Everything listed under: Aging Well

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    Cowboy poet entertains residents with tales from the ranch

    Cowboy poet and saddlemaker Martin Bergin treated Aberdeen Heights residents to tall tales and dusty poems during a recent visit.Bergin said he always enjoys the chance to share his stories, and that residents enjoy hearing them.“I was very well-received by the residents,” he said.The 79-year-old Bergin said he was a “ranch-raised kid” and that he’s been a cowboy all of his life. He’s been a saddlemaker for 68 years, and a rancher and cowboy poet for “50 years or so.”Below is one of Bergin’s poe...

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    The Problems With Do-It-Yourself Online Wills

    As a professional trustee and executor, I have seen hundreds of estate-planning documents, including some from do-it-yourself online services. I appreciate that using a DIY site to draft a will can save money and time. But I’m also concerned that sometimes doing it this way could lead to expensive and unpleasant estate planning mistakes.

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    The Basics About Age-Related Macular Degeneration

    Age-related macular degeneration (AMD) causes deterioration of the macula, the part of the eye that provides sharp, clear, straight-ahead vision. As many as 11 million people in the United States have some form of AMD, and that number is expected to increase to nearly 22 million by 2050, according to the BrightFocus Foundation, a nonprofit that supports research to end AMD, glaucoma and Alzheimer’s disease.

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    Should All People 65+ Get Cognitive Assessments?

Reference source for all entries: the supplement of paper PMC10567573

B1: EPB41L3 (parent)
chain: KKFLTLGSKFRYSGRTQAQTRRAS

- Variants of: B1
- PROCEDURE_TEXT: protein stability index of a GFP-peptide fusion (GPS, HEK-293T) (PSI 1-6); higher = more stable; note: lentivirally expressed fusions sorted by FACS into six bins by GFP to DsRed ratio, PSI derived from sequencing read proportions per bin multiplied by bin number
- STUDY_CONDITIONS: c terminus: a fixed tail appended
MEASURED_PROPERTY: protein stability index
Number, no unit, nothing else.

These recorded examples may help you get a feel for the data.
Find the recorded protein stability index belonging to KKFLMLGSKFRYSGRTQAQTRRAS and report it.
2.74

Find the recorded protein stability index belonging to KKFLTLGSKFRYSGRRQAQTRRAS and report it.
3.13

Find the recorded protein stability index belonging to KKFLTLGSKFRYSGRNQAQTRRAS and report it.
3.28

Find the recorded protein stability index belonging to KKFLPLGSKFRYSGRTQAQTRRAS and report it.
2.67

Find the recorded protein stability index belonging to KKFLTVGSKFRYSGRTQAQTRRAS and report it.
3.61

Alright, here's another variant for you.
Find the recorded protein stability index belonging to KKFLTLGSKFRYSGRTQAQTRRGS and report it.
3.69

A special section in the recently released Alzheimer’s Association’s 2019 Alzheimer’s Disease Facts and Figures report focuses on the role primary care physicians can play in early detection of the disease. The association says all people 65 and older should receive some kind of assessment of their thinking and memory functions and that the primary care setting is the best place to do it. It should be a part of routine exams, said Joanne Pike, the association’s chief program officer.

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    The 4 Things That Matter Most Late in Life

    When I was asked to contribute to an international survey on “What is most important for well-being in later life?” my first response was: Oh, I can easily come up with an answer to that question.

    A few seconds after I said yes, I realized that I shouldn’t come up with what matters most to me for a good life in my third age (the healthy years after work, but before fragility and disease set in). I should offer what I think are most important to all people after age 60 in retirement.

    In pursuit of a flexible common denominator, I came up with four steps.